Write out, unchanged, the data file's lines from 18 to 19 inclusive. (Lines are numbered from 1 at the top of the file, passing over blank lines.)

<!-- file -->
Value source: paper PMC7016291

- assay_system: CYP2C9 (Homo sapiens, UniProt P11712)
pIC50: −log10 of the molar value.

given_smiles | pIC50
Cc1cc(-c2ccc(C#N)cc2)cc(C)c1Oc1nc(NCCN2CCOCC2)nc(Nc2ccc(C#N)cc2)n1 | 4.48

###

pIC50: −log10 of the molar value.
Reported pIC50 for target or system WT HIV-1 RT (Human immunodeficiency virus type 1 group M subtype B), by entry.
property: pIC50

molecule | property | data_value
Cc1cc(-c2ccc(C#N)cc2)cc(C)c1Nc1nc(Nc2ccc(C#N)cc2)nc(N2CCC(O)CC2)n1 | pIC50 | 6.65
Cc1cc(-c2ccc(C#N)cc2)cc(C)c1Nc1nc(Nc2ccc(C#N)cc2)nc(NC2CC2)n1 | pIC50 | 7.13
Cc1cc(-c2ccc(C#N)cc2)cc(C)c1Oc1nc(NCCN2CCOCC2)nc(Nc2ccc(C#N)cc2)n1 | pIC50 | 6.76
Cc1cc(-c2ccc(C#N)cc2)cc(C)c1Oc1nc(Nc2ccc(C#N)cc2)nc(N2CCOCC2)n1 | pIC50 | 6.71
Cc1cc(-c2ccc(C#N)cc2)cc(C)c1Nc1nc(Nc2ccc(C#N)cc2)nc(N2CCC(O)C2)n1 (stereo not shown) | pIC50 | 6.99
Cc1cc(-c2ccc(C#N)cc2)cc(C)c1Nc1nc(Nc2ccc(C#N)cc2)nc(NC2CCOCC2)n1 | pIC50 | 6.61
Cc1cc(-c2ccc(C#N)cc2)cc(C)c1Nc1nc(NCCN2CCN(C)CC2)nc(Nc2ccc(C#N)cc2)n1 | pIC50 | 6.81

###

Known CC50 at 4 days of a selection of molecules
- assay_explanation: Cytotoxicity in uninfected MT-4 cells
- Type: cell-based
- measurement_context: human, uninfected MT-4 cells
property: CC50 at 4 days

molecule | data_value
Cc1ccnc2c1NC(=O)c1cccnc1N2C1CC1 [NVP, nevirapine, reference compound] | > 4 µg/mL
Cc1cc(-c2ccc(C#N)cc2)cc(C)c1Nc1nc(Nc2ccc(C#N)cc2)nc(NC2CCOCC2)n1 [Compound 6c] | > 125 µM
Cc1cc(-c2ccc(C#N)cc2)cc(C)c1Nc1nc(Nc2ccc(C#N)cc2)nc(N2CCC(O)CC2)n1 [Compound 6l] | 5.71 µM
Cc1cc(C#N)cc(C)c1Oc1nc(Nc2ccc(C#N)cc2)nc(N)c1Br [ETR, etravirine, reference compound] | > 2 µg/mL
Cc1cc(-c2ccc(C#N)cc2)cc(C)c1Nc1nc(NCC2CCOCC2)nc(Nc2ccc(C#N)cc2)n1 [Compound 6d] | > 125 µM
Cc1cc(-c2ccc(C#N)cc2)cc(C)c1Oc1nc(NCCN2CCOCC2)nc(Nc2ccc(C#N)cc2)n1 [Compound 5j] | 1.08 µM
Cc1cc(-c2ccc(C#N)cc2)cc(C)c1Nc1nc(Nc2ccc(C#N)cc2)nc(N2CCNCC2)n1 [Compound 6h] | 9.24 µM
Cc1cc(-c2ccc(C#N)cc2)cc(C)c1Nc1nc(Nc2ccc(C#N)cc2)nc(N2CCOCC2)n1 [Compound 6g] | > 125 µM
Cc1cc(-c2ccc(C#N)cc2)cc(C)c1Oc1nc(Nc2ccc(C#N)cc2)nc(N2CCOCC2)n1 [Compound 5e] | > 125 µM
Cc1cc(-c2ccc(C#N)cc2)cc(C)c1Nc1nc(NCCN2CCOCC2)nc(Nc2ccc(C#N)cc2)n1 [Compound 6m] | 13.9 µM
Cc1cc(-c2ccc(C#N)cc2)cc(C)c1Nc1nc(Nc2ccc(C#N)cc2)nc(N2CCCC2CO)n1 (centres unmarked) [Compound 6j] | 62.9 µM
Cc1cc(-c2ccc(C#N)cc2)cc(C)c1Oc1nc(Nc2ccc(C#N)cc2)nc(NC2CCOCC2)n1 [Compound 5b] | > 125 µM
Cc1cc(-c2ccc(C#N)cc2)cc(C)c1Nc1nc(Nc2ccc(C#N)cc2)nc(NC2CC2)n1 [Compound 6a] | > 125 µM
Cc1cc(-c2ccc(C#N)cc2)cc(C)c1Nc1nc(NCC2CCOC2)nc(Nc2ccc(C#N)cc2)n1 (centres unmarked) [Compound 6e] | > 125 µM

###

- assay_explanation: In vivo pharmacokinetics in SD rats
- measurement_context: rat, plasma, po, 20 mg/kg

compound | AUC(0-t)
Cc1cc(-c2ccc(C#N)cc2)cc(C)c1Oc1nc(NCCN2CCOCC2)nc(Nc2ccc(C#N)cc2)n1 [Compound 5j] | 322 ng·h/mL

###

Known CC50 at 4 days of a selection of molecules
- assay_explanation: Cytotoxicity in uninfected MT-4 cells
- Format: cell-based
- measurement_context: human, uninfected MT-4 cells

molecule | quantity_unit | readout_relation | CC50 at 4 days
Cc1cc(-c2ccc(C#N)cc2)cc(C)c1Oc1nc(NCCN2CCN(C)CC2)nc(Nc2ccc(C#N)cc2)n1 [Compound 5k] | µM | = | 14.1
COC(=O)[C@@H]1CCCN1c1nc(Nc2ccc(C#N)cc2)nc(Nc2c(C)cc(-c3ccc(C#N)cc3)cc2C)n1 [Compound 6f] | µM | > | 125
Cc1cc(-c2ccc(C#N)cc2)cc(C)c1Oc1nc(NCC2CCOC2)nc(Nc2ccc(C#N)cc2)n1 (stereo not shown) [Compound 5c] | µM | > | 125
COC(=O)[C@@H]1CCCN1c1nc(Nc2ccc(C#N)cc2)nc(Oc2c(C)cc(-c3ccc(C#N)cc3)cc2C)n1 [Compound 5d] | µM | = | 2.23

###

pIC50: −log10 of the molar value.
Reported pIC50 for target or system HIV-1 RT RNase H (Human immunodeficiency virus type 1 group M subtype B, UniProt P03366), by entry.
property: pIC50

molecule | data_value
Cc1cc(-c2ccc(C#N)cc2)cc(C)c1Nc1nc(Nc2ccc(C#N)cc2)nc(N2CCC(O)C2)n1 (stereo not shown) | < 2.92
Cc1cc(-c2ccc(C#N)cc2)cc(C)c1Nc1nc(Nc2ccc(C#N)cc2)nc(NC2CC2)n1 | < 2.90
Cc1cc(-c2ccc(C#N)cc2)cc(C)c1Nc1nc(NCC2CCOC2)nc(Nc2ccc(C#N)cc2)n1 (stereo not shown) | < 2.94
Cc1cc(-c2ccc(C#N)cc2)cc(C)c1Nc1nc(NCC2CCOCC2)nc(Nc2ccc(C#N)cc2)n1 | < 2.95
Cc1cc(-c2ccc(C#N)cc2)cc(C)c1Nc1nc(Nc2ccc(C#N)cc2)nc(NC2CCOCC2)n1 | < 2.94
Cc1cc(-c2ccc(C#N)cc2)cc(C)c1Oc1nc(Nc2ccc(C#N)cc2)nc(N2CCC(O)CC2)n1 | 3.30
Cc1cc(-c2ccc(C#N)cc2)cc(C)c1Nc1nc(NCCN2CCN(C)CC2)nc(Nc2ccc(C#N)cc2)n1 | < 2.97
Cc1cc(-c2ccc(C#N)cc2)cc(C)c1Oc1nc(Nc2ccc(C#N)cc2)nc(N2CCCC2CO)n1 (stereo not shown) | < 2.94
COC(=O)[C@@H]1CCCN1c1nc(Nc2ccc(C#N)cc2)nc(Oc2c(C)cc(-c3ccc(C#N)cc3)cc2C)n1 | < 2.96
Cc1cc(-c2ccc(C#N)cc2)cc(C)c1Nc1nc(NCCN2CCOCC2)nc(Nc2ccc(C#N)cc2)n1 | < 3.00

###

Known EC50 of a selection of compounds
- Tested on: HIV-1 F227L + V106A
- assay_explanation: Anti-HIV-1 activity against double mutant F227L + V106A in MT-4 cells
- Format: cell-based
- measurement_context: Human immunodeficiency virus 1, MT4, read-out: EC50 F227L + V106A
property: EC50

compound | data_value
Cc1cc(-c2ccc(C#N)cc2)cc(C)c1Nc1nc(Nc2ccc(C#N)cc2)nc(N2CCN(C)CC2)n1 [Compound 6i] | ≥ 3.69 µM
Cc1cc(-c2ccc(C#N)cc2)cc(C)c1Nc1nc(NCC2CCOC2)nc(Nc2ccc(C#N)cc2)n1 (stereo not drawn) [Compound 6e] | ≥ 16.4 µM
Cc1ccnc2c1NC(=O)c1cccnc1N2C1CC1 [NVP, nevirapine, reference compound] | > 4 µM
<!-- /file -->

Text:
###

Known CC50 at 4 days of a selection of molecules